News Release | Environment Rhode Island Research & Policy Center

New report: Every Rhode Island county hit by multiple recent weather disasters; research says global warming to bring more extreme weather

With bizarre weather patterns this winter and recent years in which many parts of the country have experienced scorching heat, devastating wildfires, severe storms, and record flooding, a new Environment Rhode Island Research & Policy Center report documents how global warming could lead to certain extreme weather events becoming even more common or more severe in the future.

News Release | Environment Rhode Island

Environment Rhode Island Announces Legislative Priorities for 2012

Environment Rhode Island’s main priorities include reducing air pollution and spurring our economy through supporting a plan to reduce Rhode Island’s dependence on petroleum, keeping our waterways clean by banning single use plastic checkout bags, and supporting a suite of environmental policies to preserve open spaces and protect Narragansett Bay.

News Release | Environment Rhode Island Research & Policy Center

Nuclear Power Plants Threaten Drinking Water for Tens of Thousands of Rhode Islanders

The drinking water for tens, perhaps hundreds of thousands of people in Rhode Island could be at risk of radioactive contamination from a leak or accident at a local nuclear power plant, says a new study released today by Environment Rhode Island Research & Policy Center and Rhode Island PIRG Education Fund.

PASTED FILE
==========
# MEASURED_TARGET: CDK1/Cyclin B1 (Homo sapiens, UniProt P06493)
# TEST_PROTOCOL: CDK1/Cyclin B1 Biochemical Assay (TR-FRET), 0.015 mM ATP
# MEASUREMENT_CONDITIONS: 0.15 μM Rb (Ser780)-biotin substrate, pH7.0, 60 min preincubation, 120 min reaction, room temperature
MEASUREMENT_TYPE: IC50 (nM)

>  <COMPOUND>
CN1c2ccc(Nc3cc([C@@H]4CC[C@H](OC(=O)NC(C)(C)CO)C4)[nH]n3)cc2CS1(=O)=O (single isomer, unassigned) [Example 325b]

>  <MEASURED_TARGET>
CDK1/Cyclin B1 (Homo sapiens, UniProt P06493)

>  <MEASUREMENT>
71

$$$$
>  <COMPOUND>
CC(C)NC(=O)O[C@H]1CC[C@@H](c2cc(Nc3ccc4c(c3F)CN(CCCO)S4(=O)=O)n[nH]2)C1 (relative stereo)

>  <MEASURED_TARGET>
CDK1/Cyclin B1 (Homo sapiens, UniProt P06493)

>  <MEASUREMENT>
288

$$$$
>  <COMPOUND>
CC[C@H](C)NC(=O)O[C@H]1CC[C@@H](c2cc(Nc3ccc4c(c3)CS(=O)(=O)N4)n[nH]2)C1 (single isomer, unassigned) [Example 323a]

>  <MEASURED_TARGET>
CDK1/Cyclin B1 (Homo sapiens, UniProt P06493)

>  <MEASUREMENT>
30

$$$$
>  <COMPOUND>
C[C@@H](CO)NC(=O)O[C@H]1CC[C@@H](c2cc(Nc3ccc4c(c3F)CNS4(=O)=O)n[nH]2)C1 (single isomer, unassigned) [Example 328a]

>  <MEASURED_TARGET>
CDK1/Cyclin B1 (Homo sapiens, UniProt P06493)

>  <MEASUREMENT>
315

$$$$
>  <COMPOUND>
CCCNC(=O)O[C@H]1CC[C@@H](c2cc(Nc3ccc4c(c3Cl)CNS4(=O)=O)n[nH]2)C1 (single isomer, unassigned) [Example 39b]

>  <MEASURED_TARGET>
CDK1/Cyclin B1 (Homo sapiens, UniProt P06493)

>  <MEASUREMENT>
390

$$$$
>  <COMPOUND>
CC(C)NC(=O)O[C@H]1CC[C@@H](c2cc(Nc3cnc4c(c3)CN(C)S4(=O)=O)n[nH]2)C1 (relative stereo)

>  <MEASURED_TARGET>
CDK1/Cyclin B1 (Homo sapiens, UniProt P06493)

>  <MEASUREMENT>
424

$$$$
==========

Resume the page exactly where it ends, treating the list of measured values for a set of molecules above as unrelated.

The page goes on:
News Release | Environment Rhode Island

President Obama Expected to Stand Up to Big Oil on Keystone XL Pipeline

With President Obama and the State Department poised to reject an effort to force administration approval of the Keystone XL pipeline, Environment Rhode Island's Channing Jones issues a statement of thanks and support.

News Release | Environment Rhode Island Research & Policy Center

One Million Acres Around the Grand Canyon Protected from Toxic Mining

After more than 2 years of environmental analysis and receiving nearly 300,000 public comments from the American people, environmental and conservation groups, the outdoor recreation industry, mayors, and tribal leaders, Secretary Salazar withdrew more than 1 million acres of land around the canyon from new mining claims for the next twenty years.

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